On the first page is footnote number 2, which I post in its entirety:
Trust, as used in this statement, is a fundamental characteristic of right relationship. God is unfailingly trustworthy to us and all of creation. Just as we learn by faith that a right relationship with God is a relationship of trust rather than rebellious self-assertion, a right relationship with the neighbor is one in which each seeks to be truly worthy of the other’s trust. The trustworthiness that both fosters and can bear the weight of the others' trust emerges as a central value to cherish and promote. Broken promises and betrayed trust through lies, exploitation, and manipulative behavior are exposed, not just as an individual failing, but as an attack on the foundations of our lives as social beings. Trust is misunderstood if reduced to an emotion, an abstract principle, or a virtue of one’s disposition, although these all suggest its multidimensional role as an axis in human life.When I read the sentence --
In The Responsible Self (1963), H. Richard Niebuhr set Christian ethical reflection on a new course by treating trust as the center of Christian thinking based on the question of trust or distrust of God as the fundamental option in human existence. In terms of human relationships, he wrote, “Faith as trust or distrust accompanies all our encounters with others and qualifies all our responses” (118). Philosophers and theorists such as Hannah Arendt (The Human Condition, 1958), and Michael Polanyi (Personal Knowledge, 1958) have advanced reflection on the centrality of promise and networks of trusting reliance in human affairs and knowledge. Some social scientists have begun to identify social trust as an indispensable feature of healthy organizations, institutions, and whole societies, and social distrust as one of the destructive forces at work in the breakdown and dissolution of organized social arrangements. Such reflections operate in the background of this statement.
Broken promises and betrayed trust through lies, exploitation, and manipulative behavior are exposed, not just as an individual failing, but as an attack on the foundations of our lives as social beings.-- I thought of the studies and discussions that I have been participating in since the 2001 ELCA Churchwide Assembly set in motion the process that is concluding with this proposed social statement. And the events (culminating in the "ordination" of Anita Hill in St. Paul, Minnesota, weeks before that Assembly) leading up to that Assembly's call for a social statement. Indeed, "broken promises and betrayed trust through lies, exploitation, and manipulative behavior" is precisely what came to my mind.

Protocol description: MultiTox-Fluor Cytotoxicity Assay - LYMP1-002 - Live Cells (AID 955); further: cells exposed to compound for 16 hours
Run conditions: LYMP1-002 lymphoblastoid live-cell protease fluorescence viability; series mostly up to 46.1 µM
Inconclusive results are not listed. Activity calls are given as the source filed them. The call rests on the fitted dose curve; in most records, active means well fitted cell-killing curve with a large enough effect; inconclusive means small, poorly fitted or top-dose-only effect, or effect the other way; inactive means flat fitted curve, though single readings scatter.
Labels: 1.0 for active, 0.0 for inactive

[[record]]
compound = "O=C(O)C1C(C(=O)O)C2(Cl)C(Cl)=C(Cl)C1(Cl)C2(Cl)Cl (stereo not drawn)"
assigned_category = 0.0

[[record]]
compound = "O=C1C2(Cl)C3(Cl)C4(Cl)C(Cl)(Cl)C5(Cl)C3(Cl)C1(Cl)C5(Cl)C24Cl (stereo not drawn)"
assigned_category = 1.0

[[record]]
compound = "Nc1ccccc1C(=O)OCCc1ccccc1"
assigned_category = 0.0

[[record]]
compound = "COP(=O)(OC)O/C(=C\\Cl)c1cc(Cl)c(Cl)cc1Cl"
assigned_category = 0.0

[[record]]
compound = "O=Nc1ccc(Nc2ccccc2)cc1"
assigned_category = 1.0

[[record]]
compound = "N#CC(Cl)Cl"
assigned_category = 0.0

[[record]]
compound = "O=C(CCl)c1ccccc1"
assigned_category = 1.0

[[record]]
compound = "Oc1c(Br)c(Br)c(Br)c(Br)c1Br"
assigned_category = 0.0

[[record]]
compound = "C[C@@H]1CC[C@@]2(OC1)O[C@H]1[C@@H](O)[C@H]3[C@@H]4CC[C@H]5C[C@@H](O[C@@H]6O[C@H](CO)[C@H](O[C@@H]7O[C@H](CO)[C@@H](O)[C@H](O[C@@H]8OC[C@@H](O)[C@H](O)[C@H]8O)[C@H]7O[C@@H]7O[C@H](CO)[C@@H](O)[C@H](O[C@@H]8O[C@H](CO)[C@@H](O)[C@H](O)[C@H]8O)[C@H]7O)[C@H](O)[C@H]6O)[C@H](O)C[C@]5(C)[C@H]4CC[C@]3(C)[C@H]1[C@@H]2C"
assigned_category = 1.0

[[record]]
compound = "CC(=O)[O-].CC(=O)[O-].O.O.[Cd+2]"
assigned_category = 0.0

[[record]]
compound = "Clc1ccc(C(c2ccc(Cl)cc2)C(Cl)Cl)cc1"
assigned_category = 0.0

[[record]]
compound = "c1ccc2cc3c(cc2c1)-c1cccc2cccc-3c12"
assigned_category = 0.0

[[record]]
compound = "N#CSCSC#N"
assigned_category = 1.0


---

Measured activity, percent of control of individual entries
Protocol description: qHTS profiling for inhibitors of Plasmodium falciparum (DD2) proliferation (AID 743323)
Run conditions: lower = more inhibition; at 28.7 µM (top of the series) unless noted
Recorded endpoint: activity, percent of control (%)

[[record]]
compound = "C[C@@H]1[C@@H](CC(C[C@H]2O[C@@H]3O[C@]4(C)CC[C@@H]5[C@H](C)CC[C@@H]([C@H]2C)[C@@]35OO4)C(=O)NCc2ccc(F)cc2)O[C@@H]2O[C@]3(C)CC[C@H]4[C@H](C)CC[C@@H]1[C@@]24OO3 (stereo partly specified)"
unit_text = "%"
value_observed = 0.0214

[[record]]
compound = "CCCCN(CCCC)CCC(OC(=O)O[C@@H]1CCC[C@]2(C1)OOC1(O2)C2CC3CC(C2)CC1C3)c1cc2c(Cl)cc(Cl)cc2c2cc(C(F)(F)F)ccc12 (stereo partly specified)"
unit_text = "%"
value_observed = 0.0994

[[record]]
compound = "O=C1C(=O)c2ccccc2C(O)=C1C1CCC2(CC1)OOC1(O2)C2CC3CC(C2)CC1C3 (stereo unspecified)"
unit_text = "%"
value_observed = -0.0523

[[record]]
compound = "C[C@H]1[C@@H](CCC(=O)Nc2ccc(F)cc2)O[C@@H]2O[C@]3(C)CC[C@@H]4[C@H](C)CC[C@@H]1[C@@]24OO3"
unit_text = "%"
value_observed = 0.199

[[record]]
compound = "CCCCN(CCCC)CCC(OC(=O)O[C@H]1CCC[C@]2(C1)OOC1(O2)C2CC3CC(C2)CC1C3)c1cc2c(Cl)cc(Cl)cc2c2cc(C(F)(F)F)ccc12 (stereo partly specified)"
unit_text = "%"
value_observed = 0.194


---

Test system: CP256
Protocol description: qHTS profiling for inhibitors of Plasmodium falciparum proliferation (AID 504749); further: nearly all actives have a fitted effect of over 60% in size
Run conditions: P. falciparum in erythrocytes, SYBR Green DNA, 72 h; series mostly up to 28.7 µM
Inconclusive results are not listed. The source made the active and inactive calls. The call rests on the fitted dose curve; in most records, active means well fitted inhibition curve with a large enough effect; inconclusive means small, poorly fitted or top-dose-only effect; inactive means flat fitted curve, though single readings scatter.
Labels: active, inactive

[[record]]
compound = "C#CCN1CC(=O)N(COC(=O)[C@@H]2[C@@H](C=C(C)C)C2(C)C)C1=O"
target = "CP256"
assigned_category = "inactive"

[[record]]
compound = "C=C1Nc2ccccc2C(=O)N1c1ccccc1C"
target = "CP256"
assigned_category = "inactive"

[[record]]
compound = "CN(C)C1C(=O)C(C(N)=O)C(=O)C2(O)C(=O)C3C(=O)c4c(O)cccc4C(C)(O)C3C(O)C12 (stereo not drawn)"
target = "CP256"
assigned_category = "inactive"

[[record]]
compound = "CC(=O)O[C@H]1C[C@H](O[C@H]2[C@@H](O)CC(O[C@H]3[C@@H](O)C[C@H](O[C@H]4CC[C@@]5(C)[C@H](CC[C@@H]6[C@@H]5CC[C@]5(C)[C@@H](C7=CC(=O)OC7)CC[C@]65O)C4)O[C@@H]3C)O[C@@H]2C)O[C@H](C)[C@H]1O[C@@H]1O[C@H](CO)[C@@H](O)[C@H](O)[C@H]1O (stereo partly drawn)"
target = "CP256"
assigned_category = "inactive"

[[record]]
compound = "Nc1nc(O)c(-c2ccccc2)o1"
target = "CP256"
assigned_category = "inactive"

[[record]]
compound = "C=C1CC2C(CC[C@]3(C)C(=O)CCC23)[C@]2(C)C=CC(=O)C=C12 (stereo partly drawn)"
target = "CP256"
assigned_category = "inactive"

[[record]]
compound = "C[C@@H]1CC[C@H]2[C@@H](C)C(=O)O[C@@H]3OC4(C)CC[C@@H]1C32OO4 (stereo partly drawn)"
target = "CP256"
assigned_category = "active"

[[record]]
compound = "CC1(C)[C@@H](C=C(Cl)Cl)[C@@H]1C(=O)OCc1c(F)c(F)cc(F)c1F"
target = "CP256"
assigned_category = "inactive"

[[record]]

Going back, indeed, to the very first month of the ELCA's existence and the announcement that three gay seminarians who were unwilling to promise living chastely had been approved (either by the faculty of the very seminary I'd been accepted to [the ALC way] or the Professional Preparation Committee that had accepted me as a candidate for ordination [the LCA way]) for ordination in the last weeks of the old churches' existence.
Going through the first attempt at a Social Statement on Human Sexuality, the first draft of which nearly blew up the ELCA one year after my ordination, the second draft of which was so innocuous that the whole topic of human sexuality effectively disappeared from the ELCA's public spheres for a few years (as we in the ELCA argued over our ecumenical relationship with the Episcopal Church). Until the 2001 Churchwide Assembly drove us back into a second attempt at a social statement, bringing us to where we are right now in preparation for the 2009 Churchwide Assembly.
Yes, it has been "an attack on the foundation of our lives" as pastors of the ELCA seeking to be faithful to the teaching of the Lutheran churches. And as I read --
Some social scientists have begun to identify social trust as an indispensable feature of healthy organizations, institutions, and whole societies, and social distrust as one of the destructive forces at work in the breakdown and dissolution of organized social arrangements.-- I thought, "This describes what has happened in the ELCA," the destruction of what brought more than two-thirds of American Lutherans together in the mid-1980s in that giant step that brought us one big step closer to the old, old vision of one Lutheran church in America.
The footnote concludes,
Such reflections operate in the background of this statement.This may be the truest, most prophetic statement in the entire document. For how else could a Lutheran church, established to embody a Christian tradition of theological seriousness within the practice of the True Faith, have produced such a muddled asserting (for no defense is offered) of a brand new teaching, one that simply abandons over 1900 years of Christian teaching and reflection as just another possible way?
In the conclusion of Human Sexuality: Gift and Trust, the Task Force (or a large majority of the Task Force; in addition to that linked statement two "dissenting positions" appear as appendices to the Report and Recommendation on Ministry Policies) writes,
This statement . . . seeks to tap the deep roots of Scripture and the Lutheran theological tradition for specific Christian convictions, themes, and wisdom that will assist people of faith to discern what is responsible and faithful action in the midst of the complexity of daily life. (p. 31)My best construction (drawing on Luther's explanation of the 8th Commandment) is, it fails to do so. (Alas, given that I have grown to trust neither Human Sexuality: Gift and Trust nor the process that developed it, I have a worse construction. Perhaps you can figure it out.)
When I finished reading the proposed social statement, I didn't know whether to cry or bathe. So I turned out the light and went to sleep instead. It wasn't a good sleep.